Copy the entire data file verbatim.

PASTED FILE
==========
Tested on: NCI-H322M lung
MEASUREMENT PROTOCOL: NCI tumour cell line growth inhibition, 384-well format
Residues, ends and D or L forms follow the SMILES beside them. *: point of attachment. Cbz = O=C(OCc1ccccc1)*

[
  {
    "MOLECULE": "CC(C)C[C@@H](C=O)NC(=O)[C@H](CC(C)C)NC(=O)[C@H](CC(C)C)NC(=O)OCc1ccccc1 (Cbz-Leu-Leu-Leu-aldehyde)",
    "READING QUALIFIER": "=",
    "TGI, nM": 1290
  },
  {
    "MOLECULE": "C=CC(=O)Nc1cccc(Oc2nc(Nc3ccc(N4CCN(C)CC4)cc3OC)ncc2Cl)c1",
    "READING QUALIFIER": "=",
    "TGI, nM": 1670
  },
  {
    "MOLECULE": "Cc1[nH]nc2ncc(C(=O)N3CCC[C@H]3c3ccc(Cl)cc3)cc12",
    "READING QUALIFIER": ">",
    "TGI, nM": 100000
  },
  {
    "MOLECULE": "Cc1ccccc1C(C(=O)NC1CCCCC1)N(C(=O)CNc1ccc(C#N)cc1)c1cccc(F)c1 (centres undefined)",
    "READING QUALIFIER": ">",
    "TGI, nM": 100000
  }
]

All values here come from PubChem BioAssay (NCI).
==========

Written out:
Tested on: NCI-H322M lung
MEASUREMENT PROTOCOL: NCI tumour cell line growth inhibition, 384-well format
Residues, ends and D or L forms follow the SMILES beside them. *: point of attachment. Cbz = O=C(OCc1ccccc1)*

[
  {
    "MOLECULE": "CC(C)C[C@@H](C=O)NC(=O)[C@H](CC(C)C)NC(=O)[C@H](CC(C)C)NC(=O)OCc1ccccc1 (Cbz-Leu-Leu-Leu-aldehyde)",
    "READING QUALIFIER": "=",
    "TGI, nM": 1290
  },
  {
    "MOLECULE": "C=CC(=O)Nc1cccc(Oc2nc(Nc3ccc(N4CCN(C)CC4)cc3OC)ncc2Cl)c1",
    "READING QUALIFIER": "=",
    "TGI, nM": 1670
  },
  {
    "MOLECULE": "Cc1[nH]nc2ncc(C(=O)N3CCC[C@H]3c3ccc(Cl)cc3)cc12",
    "READING QUALIFIER": ">",
    "TGI, nM": 100000
  },
  {
    "MOLECULE": "Cc1ccccc1C(C(=O)NC1CCCCC1)N(C(=O)CNc1ccc(C#N)cc1)c1cccc(F)c1 (centres undefined)",
    "READING QUALIFIER": ">",
    "TGI, nM": 100000
  }
]

All values here come from PubChem BioAssay (NCI).